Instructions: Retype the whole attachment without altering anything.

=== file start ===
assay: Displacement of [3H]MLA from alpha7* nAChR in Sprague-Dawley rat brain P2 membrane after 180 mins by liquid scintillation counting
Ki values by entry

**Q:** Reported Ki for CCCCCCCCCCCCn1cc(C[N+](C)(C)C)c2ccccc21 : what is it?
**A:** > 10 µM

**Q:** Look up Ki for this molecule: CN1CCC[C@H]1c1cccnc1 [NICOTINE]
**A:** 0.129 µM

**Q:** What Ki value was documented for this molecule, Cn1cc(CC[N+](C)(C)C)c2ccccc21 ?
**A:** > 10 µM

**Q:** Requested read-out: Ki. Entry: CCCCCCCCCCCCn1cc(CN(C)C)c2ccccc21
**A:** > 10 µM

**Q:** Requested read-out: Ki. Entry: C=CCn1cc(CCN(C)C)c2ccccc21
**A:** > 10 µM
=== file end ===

assay: Displacement of [3H]MLA from alpha7* nAChR in Sprague-Dawley rat brain P2 membrane after 180 mins by liquid scintillation counting
Ki values by entry

**Q:** Reported Ki for CCCCCCCCCCCCn1cc(C[N+](C)(C)C)c2ccccc21 : what is it?
**A:** > 10 µM

**Q:** Look up Ki for this molecule: CN1CCC[C@H]1c1cccnc1 [NICOTINE]
**A:** 0.129 µM

**Q:** What Ki value was documented for this molecule, Cn1cc(CC[N+](C)(C)C)c2ccccc21 ?
**A:** > 10 µM

**Q:** Requested read-out: Ki. Entry: CCCCCCCCCCCCn1cc(CN(C)C)c2ccccc21
**A:** > 10 µM

**Q:** Requested read-out: Ki. Entry: C=CCn1cc(CCN(C)C)c2ccccc21
**A:** > 10 µM